In the religious war now being waged by the Republican Party, battles are designed not to be won but to mobilize troops for larger battles to come. The ultimate goal is not to dismantle the wall between church and state, although this would be a byproduct. It is to bring the majority of Americans who consider themselves religious into the Republican Party, thereby securing the GOP's dominance for generations to come.
This is the only way to understand the Republicans' decision to politicize the tragic case of Terri Schiavo. They could not have seriously believed that their eleventh-hour legislation would be upheld by the courts. The Schiavo law was an unprecedented and blatant usurpation of judicial authority. But their goal wasn't to end up with that law, or even to keep a Terri Schiavo alive. It was to further energize and mobilize the religious right.
Right-wing cable television and talk radio used the case to rant against judicial “elites” who, supposedly in league with America's other cultural elites, were imposing their immoral values on good God-fearing Americans. “The Schiavo case dramatized the need to do something to restrain the judiciary,” said Richard Lessner, executive director of the American Conservative Union. “So when we get to the coming battles over judicial nominees in the Senate, perhaps the public will be somewhat more engaged in realizing what's at stake. In this case, literally life and death.”
It's a straight battle line from Schiavo to the current ﬁght over George W. Bush's nominees to the appellate courts to the biggest battle of them all, which will be over the next Supreme Court nominees. But winning these battles is not the main point of staging them. It's to further inﬂame passions of the religious right and to bring other religious Americans to the cause.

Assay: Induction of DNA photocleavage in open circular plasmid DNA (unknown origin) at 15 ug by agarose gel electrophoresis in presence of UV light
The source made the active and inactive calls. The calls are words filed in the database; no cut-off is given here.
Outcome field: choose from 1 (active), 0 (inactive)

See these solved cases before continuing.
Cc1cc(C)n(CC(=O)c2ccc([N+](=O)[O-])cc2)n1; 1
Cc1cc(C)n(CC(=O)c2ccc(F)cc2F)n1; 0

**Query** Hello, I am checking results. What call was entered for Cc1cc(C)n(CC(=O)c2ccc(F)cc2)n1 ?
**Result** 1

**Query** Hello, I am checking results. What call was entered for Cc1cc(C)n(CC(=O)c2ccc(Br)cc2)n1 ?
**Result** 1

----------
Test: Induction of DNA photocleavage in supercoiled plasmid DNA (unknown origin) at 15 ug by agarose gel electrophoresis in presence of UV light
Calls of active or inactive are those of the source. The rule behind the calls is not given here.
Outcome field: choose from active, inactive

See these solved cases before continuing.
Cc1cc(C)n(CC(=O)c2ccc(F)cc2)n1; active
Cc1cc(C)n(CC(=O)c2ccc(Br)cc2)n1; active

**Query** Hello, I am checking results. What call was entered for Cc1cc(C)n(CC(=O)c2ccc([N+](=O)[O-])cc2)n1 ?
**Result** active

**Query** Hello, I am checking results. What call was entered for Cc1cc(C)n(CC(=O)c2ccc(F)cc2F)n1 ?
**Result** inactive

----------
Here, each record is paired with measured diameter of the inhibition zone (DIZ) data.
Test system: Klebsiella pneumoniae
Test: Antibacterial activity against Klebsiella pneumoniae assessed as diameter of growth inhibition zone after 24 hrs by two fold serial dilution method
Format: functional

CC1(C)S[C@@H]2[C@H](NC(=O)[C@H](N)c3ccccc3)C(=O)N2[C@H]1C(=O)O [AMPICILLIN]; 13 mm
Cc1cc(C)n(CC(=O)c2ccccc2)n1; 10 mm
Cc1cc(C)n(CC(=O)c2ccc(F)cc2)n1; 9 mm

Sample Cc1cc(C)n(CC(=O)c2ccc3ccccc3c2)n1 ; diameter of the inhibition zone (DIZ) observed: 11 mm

When House Majority Leader Tom DeLay accused the courts of “running amok” for overturning the Schiavo law, it wasn't to help his colleagues in the Senate summon enough votes for a rule change to end the ﬁlibuster and clear the way for Bush's judicial nominees. Notably, the forum he chose was a conference called “Confronting the Judicial War on Faith,” sponsored by religious conservatives.
Nor was Texas Senator John Cornyn trawling for additional Re- publican votes when he opined days later on the Senate ﬂoor that recent courthouse shootings might be motivated by distress about judges who “are making political decisions and yet are unaccountable to the public.” If anything, DeLay's and Cornyn's outbursts will make it harder for Senate Republicans to get the votes they need. But their goal isn't to change the ﬁlibuster rule. It's to change American politics.
To Republican strategists, ﬁghts over Bush's judicial nominees aren't contests over the nominees themselves. They're steps in a larger war. After all, blocking judicial nominees is old sport. During the six years that Republicans controlled the Senate when Bill Clinton was president, they stalled 60 of his nominees, 45 percent of all the names Clinton submitted. To date, Democrats have blocked only 10 of Bush's, while 42 Bush nominees have been conﬁrmed. Bush resubmitted all but three who withdrew their names, and used a recess to give William Pryor a temporary seat on the 11th U.S. Circuit Court of Appeals.
Why all the fuss, then? Republicans are using these ﬁghts to stoke anger against America's supposed “secular elite.” It's no accident that most of Bush's blocked nominees are avowed opponents of Roe v. Wade, or against homosexuality and stem-cell research. The battles over their conﬁrmation are a warm-up for Supreme Court conﬁrmation ﬁghts that will consume months if not years of the remaining Bush administration. Even here, the Republican goal is not so much to win a speciﬁc contest as to divide the nation between religious and secular and to force Americans to deﬁne themselves as one or the other.
Republicans think this new fault line in American politics will systematically favor the GOP, just as the old fault line, running along economic lines, favored Democrats. They may well succeed, but it's a dangerous gamble. Most Americans consider themselves religious, to be sure, but when it comes to politics they are decidedly secular -- they don't want politics to be dominated by religious belief. If polls are to be believed, most thought it wrong for Congress and the president to intrude in the Schiavo case, most don't want to get rid of the ﬁlibuster, and most want an independent judiciary. As former Republican Senator John Danforth said recently, the Republican Party has been transformed “into the political arm of conservative Christians.” Rather than secure the party's dominance, this may marginalize it for generations.
Robert B. Reich is co-founder of The American Prospect.